Monday, December 08, 2003


Country folks are always friendly since they work in tandem and harmony with the big things, like earth and sky, so at festival time in the country it's like one big re-united family. Chichibu has been doing this festival for many centuries now, so the spirits are high in a town that on Festival Night is lit mostly with the golden light from all the stands and lanterns more than street lights, it's very like going back into the past, where the floats are all lit with candles and stand out all the more in the dimness, take on appropriate mystery amid the sound of taiko drums from the dark.

Because of our peripatetic approach, we saw one float go by across the railroad tracks, two set out from the shrine, one streak down a narrow street architectured from way back-- want to visit again just to see that in several lights-- floats wending past people on their roofs, one float pulled up to the crowd and started "bowing" with several float attendants on the teetering float roof talking nonchalantly via cell phone to attendants on the other float roofs, or maybe their girlfriends.

We happened to be in the crowd that one float was "bowing" to, and folks started flocking toward it from along the already crowded street; the pressure soon grew too great and we were squeezed out via an ingeniously arranged crowd pressure-release valve into a narrow alley that led to another great little street, lined with stalls offering every kind of food and pickle and snack between the doors to shops, intriguing old restaurants of every traditional description and bistros old and new (one called "Snob"), and the oldest functioning pachinko parlor I've ever seen (part of its sign in the Shiga Window at left).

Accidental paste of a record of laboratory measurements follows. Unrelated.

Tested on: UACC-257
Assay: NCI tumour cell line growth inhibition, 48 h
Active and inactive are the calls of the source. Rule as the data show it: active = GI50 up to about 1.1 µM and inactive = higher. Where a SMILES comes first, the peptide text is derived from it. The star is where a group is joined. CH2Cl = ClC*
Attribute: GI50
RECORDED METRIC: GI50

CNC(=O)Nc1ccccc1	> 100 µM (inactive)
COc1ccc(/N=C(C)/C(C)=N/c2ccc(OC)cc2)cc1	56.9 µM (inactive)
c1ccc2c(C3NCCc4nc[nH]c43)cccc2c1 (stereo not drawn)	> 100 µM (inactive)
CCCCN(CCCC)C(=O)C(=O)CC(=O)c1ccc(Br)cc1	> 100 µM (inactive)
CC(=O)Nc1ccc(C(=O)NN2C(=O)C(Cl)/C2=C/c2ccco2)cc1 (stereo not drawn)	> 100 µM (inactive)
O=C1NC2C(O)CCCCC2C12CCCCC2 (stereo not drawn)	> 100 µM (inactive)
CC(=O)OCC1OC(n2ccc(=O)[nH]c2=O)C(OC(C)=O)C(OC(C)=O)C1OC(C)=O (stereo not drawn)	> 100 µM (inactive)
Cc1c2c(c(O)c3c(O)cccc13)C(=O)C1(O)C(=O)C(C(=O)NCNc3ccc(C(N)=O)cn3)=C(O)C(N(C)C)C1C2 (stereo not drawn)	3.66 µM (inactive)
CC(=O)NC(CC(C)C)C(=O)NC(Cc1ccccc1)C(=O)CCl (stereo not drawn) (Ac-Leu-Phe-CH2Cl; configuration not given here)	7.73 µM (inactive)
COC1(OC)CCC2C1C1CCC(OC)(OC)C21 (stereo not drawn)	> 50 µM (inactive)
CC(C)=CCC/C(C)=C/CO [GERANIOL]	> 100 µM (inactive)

It was getting cold so we went into one of the shops to buy some handwarmers, and while there spotted some "red pepper" sox, made of wool blended with silk and somehow incorporating the "hot" constituent of red pepper (capsaicin)!! (Anyone who's ever read Jethro Kloss (Back to Eden) knows how red pepper can warm the feet, so we got some of those too. And they work. (I'm wearing a pair right now. Who needs a stove? I've got a whole kitchen wall full of drying tabascos and thai dragons, so my feet are set for the winter.) Never knew such things existed. Small country towns take you in new directions.

Deep into the night we'd been walking for hours, it was getting colder and colder, then the fireworks began, whole streets full of people looking up at the skies going aaaahhhhh... The beauty of old festivals is as much in the moment as in all the time they bring to bear on the very now with all these new young folks in it that have such ancient things to learn afresh, and how better than a big street-and-sky party with all the heft and boom of the past, all the ardor of being a culture, here it is from us to you, carry on... be noble, be true, have fun, be generous with your gifts and pass it all on, so they do and so they will...


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